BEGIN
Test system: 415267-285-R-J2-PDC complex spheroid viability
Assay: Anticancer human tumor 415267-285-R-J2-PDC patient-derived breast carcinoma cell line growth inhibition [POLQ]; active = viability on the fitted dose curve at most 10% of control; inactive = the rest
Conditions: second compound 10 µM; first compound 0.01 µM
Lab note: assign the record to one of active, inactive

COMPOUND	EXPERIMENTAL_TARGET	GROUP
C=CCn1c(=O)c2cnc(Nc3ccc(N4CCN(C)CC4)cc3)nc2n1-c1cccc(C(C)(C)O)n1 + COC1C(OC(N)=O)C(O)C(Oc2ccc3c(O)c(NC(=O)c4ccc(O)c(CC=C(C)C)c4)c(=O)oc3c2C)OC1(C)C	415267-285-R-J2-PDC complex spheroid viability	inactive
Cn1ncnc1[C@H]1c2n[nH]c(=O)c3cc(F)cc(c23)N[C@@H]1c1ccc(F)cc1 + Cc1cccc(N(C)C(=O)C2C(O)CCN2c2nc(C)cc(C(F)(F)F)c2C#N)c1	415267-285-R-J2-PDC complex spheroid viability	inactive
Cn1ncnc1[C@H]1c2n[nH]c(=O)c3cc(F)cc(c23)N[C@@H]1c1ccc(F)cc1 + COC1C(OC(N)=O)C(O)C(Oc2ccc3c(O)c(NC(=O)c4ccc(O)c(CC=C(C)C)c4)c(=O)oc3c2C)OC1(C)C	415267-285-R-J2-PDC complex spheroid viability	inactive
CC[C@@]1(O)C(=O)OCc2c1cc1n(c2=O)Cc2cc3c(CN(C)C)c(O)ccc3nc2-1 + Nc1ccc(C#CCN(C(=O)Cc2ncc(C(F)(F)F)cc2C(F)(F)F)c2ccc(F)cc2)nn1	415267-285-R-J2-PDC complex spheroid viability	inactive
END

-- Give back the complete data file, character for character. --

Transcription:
Test system: 415267-285-R-J2-PDC complex spheroid viability
Assay: Anticancer human tumor 415267-285-R-J2-PDC patient-derived breast carcinoma cell line growth inhibition [POLQ]; active = viability on the fitted dose curve at most 10% of control; inactive = the rest
Conditions: second compound 10 µM; first compound 0.01 µM
Lab note: assign the record to one of active, inactive

COMPOUND	EXPERIMENTAL_TARGET	GROUP
C=CCn1c(=O)c2cnc(Nc3ccc(N4CCN(C)CC4)cc3)nc2n1-c1cccc(C(C)(C)O)n1 + COC1C(OC(N)=O)C(O)C(Oc2ccc3c(O)c(NC(=O)c4ccc(O)c(CC=C(C)C)c4)c(=O)oc3c2C)OC1(C)C	415267-285-R-J2-PDC complex spheroid viability	inactive
Cn1ncnc1[C@H]1c2n[nH]c(=O)c3cc(F)cc(c23)N[C@@H]1c1ccc(F)cc1 + Cc1cccc(N(C)C(=O)C2C(O)CCN2c2nc(C)cc(C(F)(F)F)c2C#N)c1	415267-285-R-J2-PDC complex spheroid viability	inactive
Cn1ncnc1[C@H]1c2n[nH]c(=O)c3cc(F)cc(c23)N[C@@H]1c1ccc(F)cc1 + COC1C(OC(N)=O)C(O)C(Oc2ccc3c(O)c(NC(=O)c4ccc(O)c(CC=C(C)C)c4)c(=O)oc3c2C)OC1(C)C	415267-285-R-J2-PDC complex spheroid viability	inactive
CC[C@@]1(O)C(=O)OCc2c1cc1n(c2=O)Cc2cc3c(CN(C)C)c(O)ccc3nc2-1 + Nc1ccc(C#CCN(C(=O)Cc2ncc(C(F)(F)F)cc2C(F)(F)F)c2ccc(F)cc2)nn1	415267-285-R-J2-PDC complex spheroid viability	inactive